Crimson Peak (Movie Review)

Crimson Peak (Movie Review)
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PLOT: When sudden tragedy befalls the family of budding horror scribe Edith Cushing (Mia Wasikowska), smooth but mysterious suitor Thomas Sharpe (Tom Hiddleston) whisks her away to Crimson Peak - a remote and creepily crumbling manor that seems to have a life of its own.

REVIEW: After hoisting a pair of loud and colorful but ultimately flimsy tentpoles (HELLBOY II, PACIFIC RIM), Mexican visionary Guillermo del Toro returns to escalated form with CRIMSON PEAK - a sumptuously sinister yarn of Gothic romance that - through its garish production design and A-list performances - amounts to an engrossingly vivified love-letter to vintage horror cinema. It's no secret this was among our most anticipated flicks for review, and for the most part, the PEAK towers over the lot of expectations. That said, for reasons laid out below, I liked the movie a good deal, but didn't quite love it. For me the movie revels a little too long in the romantic reverie of its lead characters, and even has one painfully predictable story turn, before finally unmasking the satisfyingly macabre third-act menace. It may take awhile to reach the PEAK, but when we get there, del Toro delivers one hell of a pulsing piece of fanciful horror fantastique!

Edith Cushing (Wasikowska) is a promising young Victorian-era horror author who lives with her brusque but loving businessman father Carter (Jim Beaver). As the film opens, Edith exhorts us that "ghosts are real", a viewpoint she's come to embrace when, after the death of her mother when she was just a little girl, a ghoulishly blackened chimera visits her in bed one night. It was the ghost of her mother returning with the grave admonishment: beware of Crimson Peak. Edith has never heard of such a place, but could never, no matter how hard she tried, shake such a haunting vision. Flash to 14 years following, and we find Edith all grown up and leading a relatively healthy existence. In fact, when dapper and debonair Englishman Thomas Sharpe (Hiddleston) and his icily angling sister Lucille (Jessica Chastain) - adorned in black garb and slicked back hair - show up with a business proposition for Edith's father, things grow awfully complicated in a quick hurry. See, Sharpe Mines is an age-old clay-mining business, now sputtering, for which the two siblings have traveled to America to seek funding. Papa Cushing (a nice homage to the horror great) rejects the pitch, and when something tragically strikes the family soon after, Edith marries and runs off with new beau Thomas to his wildly opulent but decrepitly rotting manor Crimson Peak.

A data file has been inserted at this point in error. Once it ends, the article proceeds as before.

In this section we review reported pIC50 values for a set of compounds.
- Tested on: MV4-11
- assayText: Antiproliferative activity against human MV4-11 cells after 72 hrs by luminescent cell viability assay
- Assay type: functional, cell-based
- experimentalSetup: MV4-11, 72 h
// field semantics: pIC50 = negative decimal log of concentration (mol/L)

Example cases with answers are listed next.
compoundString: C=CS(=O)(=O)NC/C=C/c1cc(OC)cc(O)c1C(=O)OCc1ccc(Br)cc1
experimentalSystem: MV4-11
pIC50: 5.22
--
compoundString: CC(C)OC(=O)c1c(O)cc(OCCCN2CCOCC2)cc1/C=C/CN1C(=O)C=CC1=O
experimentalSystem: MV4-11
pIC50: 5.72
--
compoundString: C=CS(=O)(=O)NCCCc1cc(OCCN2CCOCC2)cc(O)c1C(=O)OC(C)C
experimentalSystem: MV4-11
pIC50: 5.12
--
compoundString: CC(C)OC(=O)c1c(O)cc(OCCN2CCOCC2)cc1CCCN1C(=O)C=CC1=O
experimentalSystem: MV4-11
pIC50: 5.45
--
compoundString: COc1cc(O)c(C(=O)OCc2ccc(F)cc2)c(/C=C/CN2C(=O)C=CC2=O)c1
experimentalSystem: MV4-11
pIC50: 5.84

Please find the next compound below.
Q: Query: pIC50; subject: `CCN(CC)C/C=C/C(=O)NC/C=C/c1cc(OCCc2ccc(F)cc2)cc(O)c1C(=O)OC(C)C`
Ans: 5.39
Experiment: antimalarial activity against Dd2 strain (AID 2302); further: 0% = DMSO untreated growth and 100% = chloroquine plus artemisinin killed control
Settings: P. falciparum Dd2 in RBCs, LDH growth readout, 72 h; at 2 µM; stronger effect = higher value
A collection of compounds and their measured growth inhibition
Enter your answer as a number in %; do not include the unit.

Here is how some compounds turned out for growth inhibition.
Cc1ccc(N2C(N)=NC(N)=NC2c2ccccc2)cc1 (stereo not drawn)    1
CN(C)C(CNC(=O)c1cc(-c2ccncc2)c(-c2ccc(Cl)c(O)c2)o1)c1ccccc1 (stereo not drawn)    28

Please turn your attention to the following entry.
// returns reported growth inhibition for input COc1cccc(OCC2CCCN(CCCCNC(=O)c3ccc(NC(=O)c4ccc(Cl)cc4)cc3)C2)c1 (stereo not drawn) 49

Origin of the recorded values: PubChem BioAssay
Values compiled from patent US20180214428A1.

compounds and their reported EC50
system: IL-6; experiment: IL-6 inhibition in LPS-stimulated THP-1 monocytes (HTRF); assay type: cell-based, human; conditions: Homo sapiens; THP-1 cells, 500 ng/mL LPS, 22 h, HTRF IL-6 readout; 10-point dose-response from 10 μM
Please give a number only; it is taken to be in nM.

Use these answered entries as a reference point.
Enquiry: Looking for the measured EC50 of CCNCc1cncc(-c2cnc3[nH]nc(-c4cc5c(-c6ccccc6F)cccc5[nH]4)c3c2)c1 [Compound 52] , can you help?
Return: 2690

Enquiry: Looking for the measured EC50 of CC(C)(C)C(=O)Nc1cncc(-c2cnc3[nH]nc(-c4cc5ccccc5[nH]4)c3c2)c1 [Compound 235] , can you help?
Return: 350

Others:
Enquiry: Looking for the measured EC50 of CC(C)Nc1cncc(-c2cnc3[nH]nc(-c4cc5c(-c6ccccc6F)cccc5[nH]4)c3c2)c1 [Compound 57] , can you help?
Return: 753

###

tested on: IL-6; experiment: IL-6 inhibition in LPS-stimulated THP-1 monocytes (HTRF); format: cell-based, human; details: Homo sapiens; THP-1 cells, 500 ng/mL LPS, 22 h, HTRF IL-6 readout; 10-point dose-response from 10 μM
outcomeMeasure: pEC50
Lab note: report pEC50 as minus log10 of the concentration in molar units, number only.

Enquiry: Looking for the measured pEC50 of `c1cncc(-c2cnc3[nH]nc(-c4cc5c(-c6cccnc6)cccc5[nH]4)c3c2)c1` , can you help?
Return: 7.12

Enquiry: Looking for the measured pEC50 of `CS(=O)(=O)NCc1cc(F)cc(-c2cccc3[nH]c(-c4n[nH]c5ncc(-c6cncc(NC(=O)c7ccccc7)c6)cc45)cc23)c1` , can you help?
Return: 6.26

Once there, the real terror takes hold. As is the case for the best cinematic haunted houses, when Edith arrives at Crimson Peak, we instantly get a sense of what a key character the lavish mansion will play in the story. Named for the blood-red clay deposits that lie just below its foundation, slowly subsuming the structure into its sinkhole, the house is a perplexing paradox of upscale affluence and moldering antiquity. Creaky doors, dusty corridors, rustling whirlwinds, cavernous recesses filled with bloody pools of liquefied clay, wallpapers adorned with fluttering half-dead butterflies, etc. In fact, the whole foreboding abode seems half-dead, praying on the souls of the dead who once lived there (including mama Sharpe, cheekily played in still photography by Doug Jones in drag). As Edith grows wearier about her new environs, she begins to see gruesome jinnis roaming the empty hallways. She starts coughing up blood and falling gravely ill with each passing night. Soon she makes a harrowing discovery about the Sharpe's past, and when she threatens to expose the truth, Edith is pitted in a fight to the death against the malefic forces - both living and ethereal - that dwell in the frigid snowbound house.